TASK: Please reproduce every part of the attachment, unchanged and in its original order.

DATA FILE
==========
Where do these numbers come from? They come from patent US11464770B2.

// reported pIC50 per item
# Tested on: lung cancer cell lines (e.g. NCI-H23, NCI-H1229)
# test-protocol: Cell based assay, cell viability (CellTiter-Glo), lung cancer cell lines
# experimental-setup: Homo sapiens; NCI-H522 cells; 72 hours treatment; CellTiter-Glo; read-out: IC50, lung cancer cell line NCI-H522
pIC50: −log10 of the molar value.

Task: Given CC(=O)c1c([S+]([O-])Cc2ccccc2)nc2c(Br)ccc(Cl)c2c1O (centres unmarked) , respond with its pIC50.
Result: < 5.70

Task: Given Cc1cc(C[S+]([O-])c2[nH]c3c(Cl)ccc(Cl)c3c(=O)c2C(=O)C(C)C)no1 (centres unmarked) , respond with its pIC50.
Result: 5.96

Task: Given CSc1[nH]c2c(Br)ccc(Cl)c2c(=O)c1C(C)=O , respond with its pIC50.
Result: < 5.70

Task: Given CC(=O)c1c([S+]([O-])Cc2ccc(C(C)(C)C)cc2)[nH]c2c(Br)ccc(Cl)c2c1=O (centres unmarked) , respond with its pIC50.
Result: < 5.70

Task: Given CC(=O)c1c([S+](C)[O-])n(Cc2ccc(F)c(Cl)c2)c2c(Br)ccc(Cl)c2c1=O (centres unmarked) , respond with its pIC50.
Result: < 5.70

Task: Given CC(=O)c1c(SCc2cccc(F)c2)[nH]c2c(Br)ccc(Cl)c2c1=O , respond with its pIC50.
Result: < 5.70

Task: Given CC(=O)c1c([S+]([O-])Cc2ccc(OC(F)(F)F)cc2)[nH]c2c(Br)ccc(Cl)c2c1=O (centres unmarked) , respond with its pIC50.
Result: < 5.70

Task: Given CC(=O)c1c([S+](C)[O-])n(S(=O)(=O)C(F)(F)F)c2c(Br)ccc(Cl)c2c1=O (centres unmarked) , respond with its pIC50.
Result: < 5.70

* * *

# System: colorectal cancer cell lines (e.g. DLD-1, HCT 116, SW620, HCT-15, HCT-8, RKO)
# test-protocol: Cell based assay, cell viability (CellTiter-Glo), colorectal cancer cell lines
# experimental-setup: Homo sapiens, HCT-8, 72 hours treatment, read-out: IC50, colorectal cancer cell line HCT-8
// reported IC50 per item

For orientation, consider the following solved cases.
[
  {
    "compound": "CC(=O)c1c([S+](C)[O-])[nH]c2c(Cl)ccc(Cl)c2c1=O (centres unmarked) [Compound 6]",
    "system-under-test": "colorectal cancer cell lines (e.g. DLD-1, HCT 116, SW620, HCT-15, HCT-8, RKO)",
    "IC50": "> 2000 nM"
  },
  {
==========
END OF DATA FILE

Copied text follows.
Where do these numbers come from? They come from patent US11464770B2.

// reported pIC50 per item
# Tested on: lung cancer cell lines (e.g. NCI-H23, NCI-H1229)
# test-protocol: Cell based assay, cell viability (CellTiter-Glo), lung cancer cell lines
# experimental-setup: Homo sapiens; NCI-H522 cells; 72 hours treatment; CellTiter-Glo; read-out: IC50, lung cancer cell line NCI-H522
pIC50: −log10 of the molar value.

Task: Given CC(=O)c1c([S+]([O-])Cc2ccccc2)nc2c(Br)ccc(Cl)c2c1O (centres unmarked) , respond with its pIC50.
Result: < 5.70

Task: Given Cc1cc(C[S+]([O-])c2[nH]c3c(Cl)ccc(Cl)c3c(=O)c2C(=O)C(C)C)no1 (centres unmarked) , respond with its pIC50.
Result: 5.96

Task: Given CSc1[nH]c2c(Br)ccc(Cl)c2c(=O)c1C(C)=O , respond with its pIC50.
Result: < 5.70

Task: Given CC(=O)c1c([S+]([O-])Cc2ccc(C(C)(C)C)cc2)[nH]c2c(Br)ccc(Cl)c2c1=O (centres unmarked) , respond with its pIC50.
Result: < 5.70

Task: Given CC(=O)c1c([S+](C)[O-])n(Cc2ccc(F)c(Cl)c2)c2c(Br)ccc(Cl)c2c1=O (centres unmarked) , respond with its pIC50.
Result: < 5.70

Task: Given CC(=O)c1c(SCc2cccc(F)c2)[nH]c2c(Br)ccc(Cl)c2c1=O , respond with its pIC50.
Result: < 5.70

Task: Given CC(=O)c1c([S+]([O-])Cc2ccc(OC(F)(F)F)cc2)[nH]c2c(Br)ccc(Cl)c2c1=O (centres unmarked) , respond with its pIC50.
Result: < 5.70

Task: Given CC(=O)c1c([S+](C)[O-])n(S(=O)(=O)C(F)(F)F)c2c(Br)ccc(Cl)c2c1=O (centres unmarked) , respond with its pIC50.
Result: < 5.70

* * *

# System: colorectal cancer cell lines (e.g. DLD-1, HCT 116, SW620, HCT-15, HCT-8, RKO)
# test-protocol: Cell based assay, cell viability (CellTiter-Glo), colorectal cancer cell lines
# experimental-setup: Homo sapiens, HCT-8, 72 hours treatment, read-out: IC50, colorectal cancer cell line HCT-8
// reported IC50 per item

For orientation, consider the following solved cases.
[
  {
    "compound": "CC(=O)c1c([S+](C)[O-])[nH]c2c(Cl)ccc(Cl)c2c1=O (centres unmarked) [Compound 6]",
    "system-under-test": "colorectal cancer cell lines (e.g. DLD-1, HCT 116, SW620, HCT-15, HCT-8, RKO)",
    "IC50": "> 2000 nM"
  },
  {